1070-4272/02/7501-0050$27.00C2002 MAIK [Nauka/Interperiodica]
Russian Journal of Applied Chemistry, Vol. 75, No. 1, 2002, pp. 50!53. Translated from Zhurnal Prikladnoi Khimii, Vol. 75, No. 1,
2002, pp. 50!53.
Original Russian Text Copyright + 2002 by Aliev, Vladimirova, Kharlamova, Malofeeva.
AND CORROSION PROTECTION OF METALS
Synthesis of Zinc and Nickel Carbonates by Anodic
Dissolution of Metals in Electrolyte Solutions under Elevated
Carbon Dioxide Pressure
Z. M. Aliev, M. V. Vladimirova, T. A. Kharlamova, and L. S. Malofeeva
Moscow State University of Food Industry, Moscow, Russia
Received April 25, 2001
Abstract- The process of single-stage electrochemical preparation of pure zinc and nickel carbonates
in solutions saturated with carbon dioxide under elevated pressure was studied.
Special-purity zinc and nickel carbonates find use
in medicine, semiconductor technology, and manufac-
ture of various sorbents and catalysts. Purification of
carbonates to remove impurities is a labor-consuming
process, and, therefore, it is advisable to obtain pure
products directly, by anodic dissolution of the corre-
Electrochemical methods for carbonate preparation
have been described in the literature. For example,
an electrochemical method for production of basic
zinc carbonate is known , according to which zinc
is anodically dissolved in an electrolyte containing
15320 g l
of sodium hydroxide and 903100 g l
of sodium nitrate. The process is carried out at
a current density of 0.0930.10 A cm
In order to obtain carbonates of various metals, the
authors of  subjected a metal (Pb, Ni, Zn, etc.) to
anodic dissolution in an ammonium carbonate solu-
tion at high current density with simultaneous con-
tinuous bubbling-through of ammonia and carbon
dioxide. The method yields target products with high
An electrochemical method has been described for
obtaining metal carbonates by anodic dissolution of
the corresponding metal in an aqueous ammonium
carbonate solution with bubbling of carbon dioxide
through the aqueous solution at a current density of
0.1030.15 A cm
and constant carbon dioxide pres-
sure in the autoclave of 0.531.0 MPa .
The study  was also concerned with preparation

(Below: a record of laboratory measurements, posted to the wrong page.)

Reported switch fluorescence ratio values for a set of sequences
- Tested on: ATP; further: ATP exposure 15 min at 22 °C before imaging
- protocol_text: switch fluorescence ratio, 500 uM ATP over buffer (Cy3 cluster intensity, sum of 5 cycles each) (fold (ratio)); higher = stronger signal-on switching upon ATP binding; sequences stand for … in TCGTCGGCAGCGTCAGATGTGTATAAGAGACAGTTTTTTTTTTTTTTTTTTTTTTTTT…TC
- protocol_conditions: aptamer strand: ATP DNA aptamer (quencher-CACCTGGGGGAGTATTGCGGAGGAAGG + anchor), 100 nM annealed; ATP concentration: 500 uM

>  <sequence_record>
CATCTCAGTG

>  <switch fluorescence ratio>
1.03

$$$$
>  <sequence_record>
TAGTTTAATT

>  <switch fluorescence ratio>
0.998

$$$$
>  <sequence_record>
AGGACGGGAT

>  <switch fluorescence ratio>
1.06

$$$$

of basic lead and copper carbonates in anodic dissolu-
tion of the corresponding metal in a diaphragm elec-
trolyzer with the use of multicomponent electrolytes.
The common disadvantage of all the proposed
methods consists in use of concentrated solutions of
various electrolytes, from which it is difficult to iso-
late pure carbonates. In order to lower to the maxi-
mum possible extent the electrolyte concentration and
obtain sufficiently pure zinc and nickel carbonates
in a single stage, we studied the process of their elec-
trochemical preparation in solutions saturated with
carbon dioxide under elevated pressure.
Measurements under elevated pressure were done
in a specially designed autoclave made of a corrosion-
resistant titanium alloy . Valves for gas supply,
pressure gage, and current leads for the electrodes
were built in the autoclave cover.
The electrical conductivity of carbon dioxide satu-
rated water and aqueous electrolyte solutions was
determined using a versatile bridge with thermostating
at a prescribed temperature. Potentiostatic measure-
ments were carried out with a P-5827 M potentiostat.
Zinc and nickel plates were used as working elec-
trodes; platinum foil, as auxiliary electrode; and satu-
rated silver chloride electrode, as reference.
The effect of carbon dioxide pressure on electro-
chemical synthesis of zinc and nickel carbonates was
studied in distilled water and dilute aqueous solutions
of potassium carbonate (0.01 M) and sodium chloride
(0.05 M) in the same autoclave, with zinc and nickel
of, respectively, TsV and N1 U brands of 99% purity
used as anode materials. The current efficiencies (CE)
by carbonates were determined gravimetrically after
drying a deposit to constant weight.